Caracas, September 3, 2007 (venezuelanalysis.com) – The Peruvian Foreign Minister, José Antonio García Belaunde, confirmed yesterday that Peru, in a move that could potentially undermine fragile diplomatic relations with Venezuela, has granted political asylum to the Venezuelan fugitive Carlos Ortega. Ortega was convicted of the crimes of civil rebellion and instigation to commit illegal acts for his role in the December 2002 shut-down and sabotage of the oil industry that was aimed at bringing down the Chavez government.
Ortega, the ex-president of the Confederation of Venezuela Workers (CTV), led the illegal shut-down and sabotage of the oil industry, together with the national Chamber of Commerce Fedecamaras and the upper management of the state oil industry. It is estimated that Ortega's actions during the oil industry shut-down, which lasted for 63 days over December 2002 to February 2003, caused damage of up to $10 billion to the Venezuelan economy. Ortega was charged with various crimes in relation to his actions during the shut-down in March 2003, however he evaded Venezuelan authorities and requested political asylum in the Embassy of Costa Rica in Caracas.
After spending over a year in exile in Costa Rica, Ortega's asylum was revoked in August 2004 when he violated his asylum agreement by speaking at an anti-Chavez rally in Miami where he said he was going to return to Venezuela and work clandestinely to overthrow the government. Ortega then spent months in hiding before he was arrested in Caracas in March 2005.
In December 2005 Ortega was found guilty of civil rebellion and instigation to commit illegal acts for his role in the 2002-2003 oil industry shut down and sentenced to 16 years imprisonment. However, after serving only eight months of his sentence, Ortega, along with a number of military officers linked to a group of Colombian paramilitaries detained in May 2004 for allegedly conspiring to assassinate Chavez, escaped from Venezuela's Ramos Verde military prison on August 13 last year. Ortega, whose whereabouts were unknown until his recent reappearance in Peru, is also linked to the failed April 2002 US-backed military coup against the Chavez government.
In a comment which could be construed as a political insult, Peru's Foreign Minister, Belaunde commented that Ortega was being granted asylum for “humanitarian reasons,” and continued, “I hope that diplomatic problems do not originate from this decision, because this case has been viewed by the Commission for Asylum and Refugees.”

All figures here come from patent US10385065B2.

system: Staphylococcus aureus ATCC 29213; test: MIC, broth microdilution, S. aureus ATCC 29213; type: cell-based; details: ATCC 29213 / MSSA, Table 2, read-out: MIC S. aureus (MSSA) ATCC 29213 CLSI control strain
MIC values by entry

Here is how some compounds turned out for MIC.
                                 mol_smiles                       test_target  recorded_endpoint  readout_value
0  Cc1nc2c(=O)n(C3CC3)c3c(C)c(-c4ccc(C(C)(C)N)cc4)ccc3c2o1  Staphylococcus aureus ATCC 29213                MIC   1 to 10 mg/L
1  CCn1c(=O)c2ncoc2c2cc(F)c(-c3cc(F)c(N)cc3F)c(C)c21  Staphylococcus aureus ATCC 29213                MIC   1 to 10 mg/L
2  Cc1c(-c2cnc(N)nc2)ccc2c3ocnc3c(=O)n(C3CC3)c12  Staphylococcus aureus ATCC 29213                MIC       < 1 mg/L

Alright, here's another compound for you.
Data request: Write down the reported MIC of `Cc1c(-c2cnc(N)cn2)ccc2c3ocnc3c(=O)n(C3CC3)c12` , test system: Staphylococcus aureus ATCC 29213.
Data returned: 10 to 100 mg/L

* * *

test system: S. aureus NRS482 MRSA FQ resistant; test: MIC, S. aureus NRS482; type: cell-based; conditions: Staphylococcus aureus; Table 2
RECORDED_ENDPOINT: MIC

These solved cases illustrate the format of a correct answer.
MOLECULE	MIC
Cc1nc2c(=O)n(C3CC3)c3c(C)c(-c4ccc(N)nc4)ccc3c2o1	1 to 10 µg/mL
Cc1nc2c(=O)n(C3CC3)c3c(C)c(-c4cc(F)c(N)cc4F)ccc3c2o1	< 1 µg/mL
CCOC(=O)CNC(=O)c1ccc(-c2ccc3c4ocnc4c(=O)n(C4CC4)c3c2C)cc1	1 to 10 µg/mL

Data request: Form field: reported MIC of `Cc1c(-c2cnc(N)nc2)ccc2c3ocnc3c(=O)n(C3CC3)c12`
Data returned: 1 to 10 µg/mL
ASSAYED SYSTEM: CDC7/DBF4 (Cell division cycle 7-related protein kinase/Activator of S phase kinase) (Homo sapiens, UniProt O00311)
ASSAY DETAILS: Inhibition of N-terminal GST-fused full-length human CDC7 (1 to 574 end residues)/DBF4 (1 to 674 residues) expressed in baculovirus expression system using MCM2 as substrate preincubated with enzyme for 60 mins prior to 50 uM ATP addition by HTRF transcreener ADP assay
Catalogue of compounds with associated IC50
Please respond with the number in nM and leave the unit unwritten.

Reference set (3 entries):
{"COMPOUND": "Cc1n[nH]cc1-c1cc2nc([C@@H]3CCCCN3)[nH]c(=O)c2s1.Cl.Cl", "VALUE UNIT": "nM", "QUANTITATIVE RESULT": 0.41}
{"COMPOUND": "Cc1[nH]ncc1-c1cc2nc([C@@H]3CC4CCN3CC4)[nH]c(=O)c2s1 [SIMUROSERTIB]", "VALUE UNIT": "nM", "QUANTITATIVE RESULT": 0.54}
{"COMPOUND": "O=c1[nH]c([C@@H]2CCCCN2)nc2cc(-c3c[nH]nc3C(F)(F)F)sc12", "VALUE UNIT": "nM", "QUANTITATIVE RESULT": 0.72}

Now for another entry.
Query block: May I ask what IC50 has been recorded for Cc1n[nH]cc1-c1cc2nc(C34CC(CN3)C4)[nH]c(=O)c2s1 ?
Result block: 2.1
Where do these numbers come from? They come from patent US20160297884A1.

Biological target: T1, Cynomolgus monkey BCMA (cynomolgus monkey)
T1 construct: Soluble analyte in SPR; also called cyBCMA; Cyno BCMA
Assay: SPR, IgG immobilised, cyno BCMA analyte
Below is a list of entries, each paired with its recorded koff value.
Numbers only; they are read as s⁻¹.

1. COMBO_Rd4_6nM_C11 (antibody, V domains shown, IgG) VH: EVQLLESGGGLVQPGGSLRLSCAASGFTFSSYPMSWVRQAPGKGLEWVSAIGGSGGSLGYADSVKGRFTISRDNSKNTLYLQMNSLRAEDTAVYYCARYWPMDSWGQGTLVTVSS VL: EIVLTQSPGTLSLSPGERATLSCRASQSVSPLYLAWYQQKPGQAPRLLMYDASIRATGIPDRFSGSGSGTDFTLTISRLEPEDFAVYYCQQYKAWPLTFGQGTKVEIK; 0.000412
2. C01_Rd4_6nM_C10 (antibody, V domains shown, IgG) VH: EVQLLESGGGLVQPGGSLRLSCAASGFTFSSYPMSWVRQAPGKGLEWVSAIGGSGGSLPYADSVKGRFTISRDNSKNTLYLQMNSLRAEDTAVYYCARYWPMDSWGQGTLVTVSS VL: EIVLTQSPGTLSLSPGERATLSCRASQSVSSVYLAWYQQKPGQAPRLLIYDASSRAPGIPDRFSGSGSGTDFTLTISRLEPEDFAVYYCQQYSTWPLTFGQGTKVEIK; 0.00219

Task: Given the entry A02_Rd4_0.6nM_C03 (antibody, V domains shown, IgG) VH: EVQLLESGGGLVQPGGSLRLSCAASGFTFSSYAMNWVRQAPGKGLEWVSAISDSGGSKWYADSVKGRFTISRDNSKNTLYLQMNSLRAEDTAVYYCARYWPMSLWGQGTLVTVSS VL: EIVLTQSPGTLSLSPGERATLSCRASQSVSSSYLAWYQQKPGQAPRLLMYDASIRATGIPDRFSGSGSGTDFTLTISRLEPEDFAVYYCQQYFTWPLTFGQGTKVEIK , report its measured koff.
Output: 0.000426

Venezuela and Peru have only recently renewed diplomatic relations after a war of words escalated in the lead-up to Peru's presidential elections in April last year, as Chavez openly endorsed left-wing presidential candidate, Ollanta Humala and referred to centre-right candidate Alan Garcia as a lackey of imperialism. Both countries subsequently withdrew their respective ambassadors in May.
The sabotage of Venezuela's aid efforts in the aftermath of the earthquake which struck Peru on August 15, sparked a further political row as tins of tuna purportedly from Venezuela were distributed with political messages criticising Peru's president Alan Garcia. Venezuela's new ambassador to Peru, José Armando Laguna denied any links to the controversial aid and said it was an attempt to smear Venezuelan President Hugo Chavez, "This is a damaging manipulation, a vile manipulation because Venezuela has brought humanitarian aid, not party politics," he added.
Despite these diplomatic differences Peruvian President Alan Garcia on Saturday welcomed Venezuela's decision to rejoin the Andean Community of Nations (CAN) a regional trade organization in Latin America that groups Bolivia, Colombia, Ecuador and Peru. Venezuela had pulled out of the CAN in April last year to protest Peru and Colombia's signing of free trade agreements with the United States.